Mads Kristensen

Principal Product Manager, Visual Studio

Mads Kristensen is a principal program manager on the Visual Studio team and has published over 150 free Visual Studio extensions. He blogs about anything related to Visual Studio and can often be found hosting various shows on the Visual Studio YouTube channel..

Post by this author

Visual Studio Extensibility Day at Build 2019

Please join us for a day full of Visual Studio extensibility deep dives, geek-outs, and networking on Friday, May 10th, 2019 at the Microsoft campus in Redmond. Our agenda is intended for existing and new Visual Studio IDE (not VSCode) extension authors and partners and will be highly technical in nature.

Using Newtonsoft.Json in a Visual Studio extension

Visual Studio ships with Newtonsoft.Json and extension authors can use it too. However, it can be confusing to understand what version to use, how binding redirects work and whether to ship Newtonsoft.Json in the extension itself. This post helps to clarify how it all works.

Visual Studio extensions and version ranges demystified

Explains how Visual Studio versioning works, how extenders should think about it, why there is no Visual Studio version 13.0, and why the year 2213 is the closest we’ll ever get to an alignment again.

Use your favorite extensions with Visual Studio 2019

Do you want to try the preview of Visual Studio 2019 but worry that your favorite extensions aren’t supported yet? A record number of extensions have already added support for Visual Studio 2019. So there is a good chance your favorite extensions are among them. In fact, more than 850 extensions are currently available, and more are being updated every day.

Build Visual Studio extensions using Visual Studio extensions

What if the community of extension authors banded together to add powerful features to Visual Studio that made it easier to create extensions? That’s the idea behind Extensibility Essentials – an extension pack that ships community-recommended extensions for extension authors.

New Preview label for Visual Studio extensions

Visual Studio extensions can now be marked with a Preview label which is shown very clearly on the Visual Studio Marketplace. This gives your customers clear expectations that this version could contain issues as you are actively developing new features. Learn how to enable the Preview label here.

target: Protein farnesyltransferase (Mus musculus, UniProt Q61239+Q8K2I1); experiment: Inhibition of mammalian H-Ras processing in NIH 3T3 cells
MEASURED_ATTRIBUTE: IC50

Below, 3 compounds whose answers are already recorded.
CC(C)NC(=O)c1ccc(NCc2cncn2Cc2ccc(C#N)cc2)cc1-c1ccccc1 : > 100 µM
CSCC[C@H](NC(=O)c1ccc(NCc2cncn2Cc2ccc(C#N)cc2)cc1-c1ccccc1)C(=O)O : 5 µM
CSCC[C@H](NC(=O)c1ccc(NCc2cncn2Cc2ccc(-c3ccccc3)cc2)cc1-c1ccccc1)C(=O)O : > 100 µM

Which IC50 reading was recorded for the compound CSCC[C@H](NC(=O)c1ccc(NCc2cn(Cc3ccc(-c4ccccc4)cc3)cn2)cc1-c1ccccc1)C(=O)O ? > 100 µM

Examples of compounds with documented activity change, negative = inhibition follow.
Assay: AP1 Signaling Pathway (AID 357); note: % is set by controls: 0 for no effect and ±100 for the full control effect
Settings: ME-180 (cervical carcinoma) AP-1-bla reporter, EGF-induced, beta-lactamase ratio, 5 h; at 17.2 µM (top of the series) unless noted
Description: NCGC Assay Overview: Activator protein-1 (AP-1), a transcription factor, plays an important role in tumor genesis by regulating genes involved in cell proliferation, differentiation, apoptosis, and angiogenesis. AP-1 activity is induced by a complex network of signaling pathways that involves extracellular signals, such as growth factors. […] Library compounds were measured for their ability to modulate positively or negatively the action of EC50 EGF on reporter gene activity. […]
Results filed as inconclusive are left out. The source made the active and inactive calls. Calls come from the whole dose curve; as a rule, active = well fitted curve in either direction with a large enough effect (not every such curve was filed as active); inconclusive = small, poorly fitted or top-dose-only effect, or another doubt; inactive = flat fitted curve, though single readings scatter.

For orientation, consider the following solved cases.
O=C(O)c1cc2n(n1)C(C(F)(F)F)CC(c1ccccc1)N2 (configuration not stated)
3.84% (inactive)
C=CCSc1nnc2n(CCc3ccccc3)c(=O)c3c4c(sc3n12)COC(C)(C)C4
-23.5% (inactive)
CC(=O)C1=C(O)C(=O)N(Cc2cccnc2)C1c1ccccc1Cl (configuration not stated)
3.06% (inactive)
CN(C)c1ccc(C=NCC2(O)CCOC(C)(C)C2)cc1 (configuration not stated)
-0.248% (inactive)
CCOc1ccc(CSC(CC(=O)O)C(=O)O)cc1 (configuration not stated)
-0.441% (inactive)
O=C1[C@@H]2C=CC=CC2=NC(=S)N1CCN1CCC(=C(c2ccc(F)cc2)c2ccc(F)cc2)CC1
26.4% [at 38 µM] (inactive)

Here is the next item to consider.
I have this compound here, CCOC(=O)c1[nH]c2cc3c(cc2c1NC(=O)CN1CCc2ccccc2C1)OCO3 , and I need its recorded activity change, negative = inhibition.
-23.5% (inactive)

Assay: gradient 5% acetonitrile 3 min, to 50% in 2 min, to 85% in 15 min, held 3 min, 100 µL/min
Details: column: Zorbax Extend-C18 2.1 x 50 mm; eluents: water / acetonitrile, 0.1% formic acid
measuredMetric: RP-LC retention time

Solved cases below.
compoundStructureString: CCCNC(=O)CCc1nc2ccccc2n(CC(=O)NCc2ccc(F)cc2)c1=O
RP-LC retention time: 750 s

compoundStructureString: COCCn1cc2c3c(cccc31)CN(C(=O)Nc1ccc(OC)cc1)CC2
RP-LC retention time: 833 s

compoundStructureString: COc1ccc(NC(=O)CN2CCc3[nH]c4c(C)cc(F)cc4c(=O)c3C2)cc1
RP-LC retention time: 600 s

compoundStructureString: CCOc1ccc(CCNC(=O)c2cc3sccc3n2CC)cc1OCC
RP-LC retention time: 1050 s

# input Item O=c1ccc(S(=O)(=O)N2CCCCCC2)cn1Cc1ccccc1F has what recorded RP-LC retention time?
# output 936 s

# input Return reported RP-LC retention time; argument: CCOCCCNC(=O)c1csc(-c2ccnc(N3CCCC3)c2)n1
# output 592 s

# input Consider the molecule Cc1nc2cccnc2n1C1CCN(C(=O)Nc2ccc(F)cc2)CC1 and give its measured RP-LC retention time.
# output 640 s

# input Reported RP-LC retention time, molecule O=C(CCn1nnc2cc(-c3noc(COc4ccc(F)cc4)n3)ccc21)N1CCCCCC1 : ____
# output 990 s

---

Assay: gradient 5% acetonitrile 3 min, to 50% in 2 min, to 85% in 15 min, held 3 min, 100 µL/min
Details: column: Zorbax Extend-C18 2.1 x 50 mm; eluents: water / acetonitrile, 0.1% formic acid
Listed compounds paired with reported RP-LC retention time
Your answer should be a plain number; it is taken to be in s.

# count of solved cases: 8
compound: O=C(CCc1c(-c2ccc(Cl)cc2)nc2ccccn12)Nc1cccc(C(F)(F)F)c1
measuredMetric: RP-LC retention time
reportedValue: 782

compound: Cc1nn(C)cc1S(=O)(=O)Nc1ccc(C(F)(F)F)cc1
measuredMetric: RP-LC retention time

Simplify extension development with PackageReference and the VSSDK meta package

Visual Studio 2017 version 15.8 made it possible to use the PackageReference syntax to reference NuGet packages in Visual Studio Extensibility (VSIX) projects. This makes it much simpler to reason about NuGet packages and opens the door for having a complete meta package containing the entire VSSDK. Before using PackageReference, here’s ...

How to upgrade extensions to support Visual Studio 2019

Recently, I’ve updated over 30 of my extensions to support Visual Studio 2019 (16.0). To make sure they work, I got my hands on a very early internal build of VS 2019 to test with (working on the Visual Studio team has its benefits). This upgrade process is one of the easiest I’ve ever experienced. I wanted to share my steps with you to...

Getting started writing Visual Studio extensions

I’m often asked how to best learn to build Visual Studio extensions, so here is what I wished someone told me before I got started. Don’t skip the introduction It’s easy to create a new extensibility project in Visual Studio, but unless you understand the basics of how the extensibility system works, then you are setting yourself up ...

Improving the responsiveness of critical scenarios by updating auto load behavior for extensions

The Visual Studio team partners with extension authors to provide a productive development environment for users, who rely on a rich ecosystem of quality extensions. Today, we're introducing an update to extension auto load based on feedback from our community of developers, who need to quickly start Visual Studio and load their solution while...

Feedback usabilla icon